The Commercial Court has held that it may be a contempt of court for a party to litigation to seek to prevent a witness or potential witness from attending an interview with the opposing solicitor, and this applies to both witnesses of fact and expert witnesses: Versloot Dredging BV v HDI Gerling Industrie Versicherung AG and others [2013] EWHC 581 (Comm).

The judge (Christopher Clarke J) said that it must be clear to the witness that he or she has a free choice in the matter. Although it is permissible to express a point of view or preference, this must not amount to pressure. Any form of “strong persuasion” should be avoided, as it is liable to be indistinguishable from improper pressure. It is however permissible to raise legitimate concerns about confidentiality and privilege, and to tell the witness that he is not free to reveal that party’s confidential or privileged information to the opposing party.


The defendant underwriters engaged a surveyor, G, to determine the cause of damage to the claimants’ vessel and the extent of the loss. G attended at the port where the vessel was being repaired, interviewed the crew and surveyed the vessel. The claimants had no surveyors themselves but had unfettered access to G. G produced a detailed survey report to the defendants, which was disclosed to the claimants. The defendants also served a short witness statement from G confirming his attendance and that he had made two preliminary reports before his detailed survey report.

The claimants wished to interview G to obtain both his factual evidence and his technical judgment on a range of matters. Their solicitors approached G for this purpose. G contacted the defendants’ solicitors to ask whether he could agree to such an interview. They responded that it would be inappropriate in circumstances where he was appointed by the defendants to provide not only factual evidence but also technical advice.

The claimants sought an injunction preventing the defendants from seeking to impede the claimants’ access to G for the purpose of obtaining evidence and information from him. After the application was made, the defendants made various offers, including that the claimants could meet G with the defendants’ solicitors present, or alternatively without them being present if they undertook not to trespass into matters that might be subject to confidentiality or privilege and agreed to provide a full transcript or recording of the interview.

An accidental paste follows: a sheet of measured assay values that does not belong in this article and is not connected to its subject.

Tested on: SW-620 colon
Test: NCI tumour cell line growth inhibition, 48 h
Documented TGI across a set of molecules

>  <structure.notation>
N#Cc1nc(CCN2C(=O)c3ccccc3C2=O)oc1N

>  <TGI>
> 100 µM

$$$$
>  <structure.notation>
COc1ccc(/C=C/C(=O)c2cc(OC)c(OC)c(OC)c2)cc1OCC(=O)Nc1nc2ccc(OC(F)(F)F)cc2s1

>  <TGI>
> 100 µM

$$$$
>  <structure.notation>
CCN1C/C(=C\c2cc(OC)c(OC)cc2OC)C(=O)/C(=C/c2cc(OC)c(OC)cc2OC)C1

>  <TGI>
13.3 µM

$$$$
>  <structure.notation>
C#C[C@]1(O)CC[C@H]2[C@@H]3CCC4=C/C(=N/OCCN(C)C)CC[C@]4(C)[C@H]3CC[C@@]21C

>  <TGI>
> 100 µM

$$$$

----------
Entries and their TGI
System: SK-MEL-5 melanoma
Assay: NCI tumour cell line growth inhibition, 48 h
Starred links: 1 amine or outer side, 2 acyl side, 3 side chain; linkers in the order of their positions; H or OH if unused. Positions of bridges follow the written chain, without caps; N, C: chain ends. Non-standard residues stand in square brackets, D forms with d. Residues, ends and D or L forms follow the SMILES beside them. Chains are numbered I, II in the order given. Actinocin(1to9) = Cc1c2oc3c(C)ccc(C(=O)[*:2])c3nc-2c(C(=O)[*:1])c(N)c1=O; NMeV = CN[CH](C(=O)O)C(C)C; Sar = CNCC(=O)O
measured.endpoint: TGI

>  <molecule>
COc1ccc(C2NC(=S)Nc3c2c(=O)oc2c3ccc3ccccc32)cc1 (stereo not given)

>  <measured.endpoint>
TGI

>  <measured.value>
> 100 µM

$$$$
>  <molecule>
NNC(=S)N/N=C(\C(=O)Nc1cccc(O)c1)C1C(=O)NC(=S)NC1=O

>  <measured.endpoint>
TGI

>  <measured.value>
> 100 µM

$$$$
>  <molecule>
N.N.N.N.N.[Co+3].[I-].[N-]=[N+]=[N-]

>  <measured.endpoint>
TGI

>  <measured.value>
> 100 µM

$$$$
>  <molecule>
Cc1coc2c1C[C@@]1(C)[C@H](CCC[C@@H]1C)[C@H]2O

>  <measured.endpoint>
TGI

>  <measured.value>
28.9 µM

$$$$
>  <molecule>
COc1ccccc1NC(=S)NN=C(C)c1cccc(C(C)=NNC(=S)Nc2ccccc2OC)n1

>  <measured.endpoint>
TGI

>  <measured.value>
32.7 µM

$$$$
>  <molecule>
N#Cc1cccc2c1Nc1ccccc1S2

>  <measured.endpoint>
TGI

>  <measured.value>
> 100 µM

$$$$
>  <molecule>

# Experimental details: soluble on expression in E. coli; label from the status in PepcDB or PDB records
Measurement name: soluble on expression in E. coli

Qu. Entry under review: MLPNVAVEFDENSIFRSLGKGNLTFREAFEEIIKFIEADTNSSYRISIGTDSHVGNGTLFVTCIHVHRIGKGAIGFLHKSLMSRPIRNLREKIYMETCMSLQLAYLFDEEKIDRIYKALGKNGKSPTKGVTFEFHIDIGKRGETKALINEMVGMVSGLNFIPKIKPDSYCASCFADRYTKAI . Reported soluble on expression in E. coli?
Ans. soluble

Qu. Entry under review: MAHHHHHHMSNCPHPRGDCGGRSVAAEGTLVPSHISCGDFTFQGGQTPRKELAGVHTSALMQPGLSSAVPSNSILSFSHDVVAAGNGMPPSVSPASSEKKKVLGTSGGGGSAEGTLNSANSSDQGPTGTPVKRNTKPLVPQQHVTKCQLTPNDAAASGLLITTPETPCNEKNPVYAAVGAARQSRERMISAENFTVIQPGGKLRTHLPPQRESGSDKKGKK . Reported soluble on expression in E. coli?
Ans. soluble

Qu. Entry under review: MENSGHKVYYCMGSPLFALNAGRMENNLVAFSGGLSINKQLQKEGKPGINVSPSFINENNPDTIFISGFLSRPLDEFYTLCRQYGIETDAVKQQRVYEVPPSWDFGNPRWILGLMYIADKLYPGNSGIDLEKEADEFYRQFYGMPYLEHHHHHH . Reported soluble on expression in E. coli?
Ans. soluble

The judge outlined a number of principles:

  • Because there is no property in a witness, party A cannot prevent party B calling as a witness at trial (under subpoena if necessary) a witness from whom party A has obtained a statement or intends to call himself.
  • Before trial, whether or not a witness chooses to cooperate with either party (absent a subpoena or any relevant contractual or fiduciary obligations) is a matter for the witness.
  • A witness, once called at trial, may be required to give evidence that would otherwise be confidential. However, that does not mean that he is entitled to do so before trial – see post on Porton Capital Technology Funds v 3M UK Holdings Limited [2010] EWHC 114 (Comm).
  • Nor, whether before trial or at trial, is a witness entitled to reveal a party’s privileged information.

Applying these principles to the facts of the case, the judge held that it was not necessary to grant injunctive relief but confirmed that G was free to give evidence to, and be interviewed by, the claimants’ solicitors so long as he did not reveal confidential or privileged exchanges with the defendants. This would not however prevent G informing the claimants’ solicitors of facts or technical opinions simply because he had also told the same facts or expressed the same opinions to the defendants’ solicitors.

It was for G to decide whether or not to attend such an interview. The defendants or their solicitors could express a point of view or preference, but “it must not amount to pressure, it must not indicate that their consent is required, and it must be apparent that the choice is … a free choice, and that the choice is his”.


This decision does not establish new law, but does give helpful clarification of the oft-cited principle that there is no property in a witness and the limits of that principle as regards protection of confidential and privileged information.